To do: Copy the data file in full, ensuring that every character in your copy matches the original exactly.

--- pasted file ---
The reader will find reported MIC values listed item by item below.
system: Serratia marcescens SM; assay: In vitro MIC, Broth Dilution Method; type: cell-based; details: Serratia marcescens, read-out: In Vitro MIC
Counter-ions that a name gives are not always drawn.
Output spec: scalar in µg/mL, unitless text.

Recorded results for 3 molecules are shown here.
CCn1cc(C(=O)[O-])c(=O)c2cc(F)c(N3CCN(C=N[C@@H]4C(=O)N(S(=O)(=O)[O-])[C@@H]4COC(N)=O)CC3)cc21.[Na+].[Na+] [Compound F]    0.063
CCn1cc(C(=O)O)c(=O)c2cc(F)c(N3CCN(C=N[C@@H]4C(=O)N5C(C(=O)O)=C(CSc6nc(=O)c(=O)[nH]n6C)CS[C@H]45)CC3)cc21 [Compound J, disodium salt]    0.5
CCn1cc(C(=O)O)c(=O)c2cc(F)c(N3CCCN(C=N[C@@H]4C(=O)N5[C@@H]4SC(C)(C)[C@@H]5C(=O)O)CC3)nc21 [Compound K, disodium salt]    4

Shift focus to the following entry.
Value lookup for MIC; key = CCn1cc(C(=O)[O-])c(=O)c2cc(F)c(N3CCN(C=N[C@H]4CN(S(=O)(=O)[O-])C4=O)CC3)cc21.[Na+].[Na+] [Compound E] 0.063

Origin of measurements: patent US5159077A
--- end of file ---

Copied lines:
The reader will find reported MIC values listed item by item below.
system: Serratia marcescens SM; assay: In vitro MIC, Broth Dilution Method; type: cell-based; details: Serratia marcescens, read-out: In Vitro MIC
Counter-ions that a name gives are not always drawn.
Output spec: scalar in µg/mL, unitless text.

Recorded results for 3 molecules are shown here.
CCn1cc(C(=O)[O-])c(=O)c2cc(F)c(N3CCN(C=N[C@@H]4C(=O)N(S(=O)(=O)[O-])[C@@H]4COC(N)=O)CC3)cc21.[Na+].[Na+] [Compound F]    0.063
CCn1cc(C(=O)O)c(=O)c2cc(F)c(N3CCN(C=N[C@@H]4C(=O)N5C(C(=O)O)=C(CSc6nc(=O)c(=O)[nH]n6C)CS[C@H]45)CC3)cc21 [Compound J, disodium salt]    0.5
CCn1cc(C(=O)O)c(=O)c2cc(F)c(N3CCCN(C=N[C@@H]4C(=O)N5[C@@H]4SC(C)(C)[C@@H]5C(=O)O)CC3)nc21 [Compound K, disodium salt]    4

Shift focus to the following entry.
Value lookup for MIC; key = CCn1cc(C(=O)[O-])c(=O)c2cc(F)c(N3CCN(C=N[C@H]4CN(S(=O)(=O)[O-])C4=O)CC3)cc21.[Na+].[Na+] [Compound E] 0.063

Origin of measurements: patent US5159077A